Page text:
The President of Kenya, Uhuru Muigai Kenyatta, announced on October 6 that he will be appearing in before the International Criminal Court (“ICC”) for trial status hearings on October 8. Kenyatta faces charges of organized ethnic massacres during the 2007 elections that killed over 1,200 people, charges he vehemently denies. The charges facing Kenyatta stem from the worst violence in Kenya since its independence in 1963. Kenyatta was a close ally of President Mwai Kibaki, who was declared the winner of the 2007 election. Kibaki’s rival claimed the results were fraudulent. The dispute pitted members of Kenyatta and Kibaki’s ethnic group, the Kikuyu, against the other communities. Kenyatta is accused of organizing an ethnic gang to attack the rival groups. Specifically, Kenyatta is allegedly criminally responsible as an indirect perpetrator pursuant to article 25(3)(a) of the Rome Statute for the crimes of humanity such as murder (article 7(I)(d)), deportation or forcible transfer (article 7(I)(d)), rape (article 7(I)(g), and other inhuman acts (article 7(I)(k)).
Kenyatta will be the first sitting head of state to appear before the ICC as an accused person. Kenyatta claims he is travelling to The Hague in a personal capacity, not as the President. Kenyatta. In an unprecedented move, Kenyatta evoked article 1473 of the Kenyan Constitution to appoint the deputy president, William Ruto, as acting president while he attends the status conference in the Netherlands. In the days leading up to his hearing, Kenyatta has been reassuring Kenyans that his appearance in front of the ICC is not going to compromise the sovereignty of the Kenyan people and that their democratic will should never be subject to another jurisdiction.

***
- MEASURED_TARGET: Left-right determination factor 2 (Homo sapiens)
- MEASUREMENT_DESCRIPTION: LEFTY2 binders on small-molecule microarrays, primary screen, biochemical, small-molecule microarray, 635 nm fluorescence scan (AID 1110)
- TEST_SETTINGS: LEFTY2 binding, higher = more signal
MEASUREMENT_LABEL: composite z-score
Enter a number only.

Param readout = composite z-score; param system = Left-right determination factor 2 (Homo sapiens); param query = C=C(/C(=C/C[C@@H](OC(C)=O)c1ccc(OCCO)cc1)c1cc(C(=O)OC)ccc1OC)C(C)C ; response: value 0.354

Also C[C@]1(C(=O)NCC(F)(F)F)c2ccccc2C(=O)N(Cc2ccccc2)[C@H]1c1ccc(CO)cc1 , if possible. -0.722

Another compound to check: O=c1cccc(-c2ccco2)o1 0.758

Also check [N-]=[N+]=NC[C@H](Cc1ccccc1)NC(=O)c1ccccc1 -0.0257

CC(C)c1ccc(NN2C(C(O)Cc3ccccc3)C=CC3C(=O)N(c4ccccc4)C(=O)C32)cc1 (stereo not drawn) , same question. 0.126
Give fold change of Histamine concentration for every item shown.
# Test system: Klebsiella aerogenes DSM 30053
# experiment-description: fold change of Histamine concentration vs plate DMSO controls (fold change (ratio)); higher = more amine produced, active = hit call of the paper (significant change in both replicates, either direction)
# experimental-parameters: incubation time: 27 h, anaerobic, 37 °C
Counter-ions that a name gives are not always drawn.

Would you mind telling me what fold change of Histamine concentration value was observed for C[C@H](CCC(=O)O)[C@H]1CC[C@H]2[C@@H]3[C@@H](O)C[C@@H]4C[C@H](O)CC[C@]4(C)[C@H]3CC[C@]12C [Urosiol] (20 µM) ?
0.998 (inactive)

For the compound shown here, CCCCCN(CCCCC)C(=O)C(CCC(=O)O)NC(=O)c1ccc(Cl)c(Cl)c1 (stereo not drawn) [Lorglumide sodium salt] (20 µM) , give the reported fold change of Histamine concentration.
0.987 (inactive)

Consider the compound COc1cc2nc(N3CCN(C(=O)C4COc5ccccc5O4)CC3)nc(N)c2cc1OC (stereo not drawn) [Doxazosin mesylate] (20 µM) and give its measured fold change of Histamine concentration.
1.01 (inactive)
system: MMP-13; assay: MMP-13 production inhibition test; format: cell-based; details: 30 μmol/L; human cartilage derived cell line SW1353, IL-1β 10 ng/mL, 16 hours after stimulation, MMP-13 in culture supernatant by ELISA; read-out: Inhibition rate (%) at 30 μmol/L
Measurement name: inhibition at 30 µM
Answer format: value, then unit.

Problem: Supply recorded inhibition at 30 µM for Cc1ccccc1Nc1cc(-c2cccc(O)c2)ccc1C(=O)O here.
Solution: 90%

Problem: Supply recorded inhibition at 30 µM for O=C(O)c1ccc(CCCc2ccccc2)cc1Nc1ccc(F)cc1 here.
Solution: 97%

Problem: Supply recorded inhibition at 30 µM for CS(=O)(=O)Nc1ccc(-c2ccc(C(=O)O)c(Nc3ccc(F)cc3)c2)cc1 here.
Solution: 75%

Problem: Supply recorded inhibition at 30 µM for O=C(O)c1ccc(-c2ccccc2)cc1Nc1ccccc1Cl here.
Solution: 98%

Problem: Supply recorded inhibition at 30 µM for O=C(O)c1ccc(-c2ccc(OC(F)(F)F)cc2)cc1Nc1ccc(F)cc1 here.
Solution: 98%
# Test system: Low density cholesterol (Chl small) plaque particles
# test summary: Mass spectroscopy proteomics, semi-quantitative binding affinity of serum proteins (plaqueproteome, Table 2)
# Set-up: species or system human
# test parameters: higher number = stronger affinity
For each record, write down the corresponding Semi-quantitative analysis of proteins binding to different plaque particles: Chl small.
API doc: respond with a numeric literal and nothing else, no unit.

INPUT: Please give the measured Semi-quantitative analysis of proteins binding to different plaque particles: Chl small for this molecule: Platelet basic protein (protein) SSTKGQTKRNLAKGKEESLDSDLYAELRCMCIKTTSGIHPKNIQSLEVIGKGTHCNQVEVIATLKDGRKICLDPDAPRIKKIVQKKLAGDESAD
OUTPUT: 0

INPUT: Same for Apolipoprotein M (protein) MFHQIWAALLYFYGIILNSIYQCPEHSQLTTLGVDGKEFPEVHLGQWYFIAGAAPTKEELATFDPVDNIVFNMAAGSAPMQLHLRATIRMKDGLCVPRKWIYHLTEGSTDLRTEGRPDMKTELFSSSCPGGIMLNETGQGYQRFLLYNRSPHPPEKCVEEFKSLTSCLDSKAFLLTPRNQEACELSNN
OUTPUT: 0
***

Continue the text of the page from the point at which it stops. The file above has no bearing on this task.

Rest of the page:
Members of the Kenyan government applaud Kenyatta’s decision to hand over president powers, saying that the charges against Kenyatta are a personal matter, and personal matters cannot be transformed into a national issue. Likewise, Kenyatta himself believes the pending case is a personal matter that should not set a precedent for the attendance of presidents before the court.
Had Kenyatta refused to appear before the ICC he would have risked an arrest warrant, as well as international condemnation and possible economic sanctions.
There is a divide among the Kenyan population on whether their president should appear before the ICC. Some view ICC, with its western leaning membership, as an affront to African Leaders. While other citizens believe the president has a duty to appear or he risks Kenya being seen as a rouge state that should be shunned internationally.
Was Kenyatta’s transfer of power to the deputy president enough to prevent the creation of a precedent requiring the attendance of presidents before the court? What are the legal implications of compelling a head of state to appear without an arrest warrant? What are the legal implications of the ICC threatening economic sanctions to compel the appearance of a head of state? Is the ICC threatening the sovereignty of Kenya?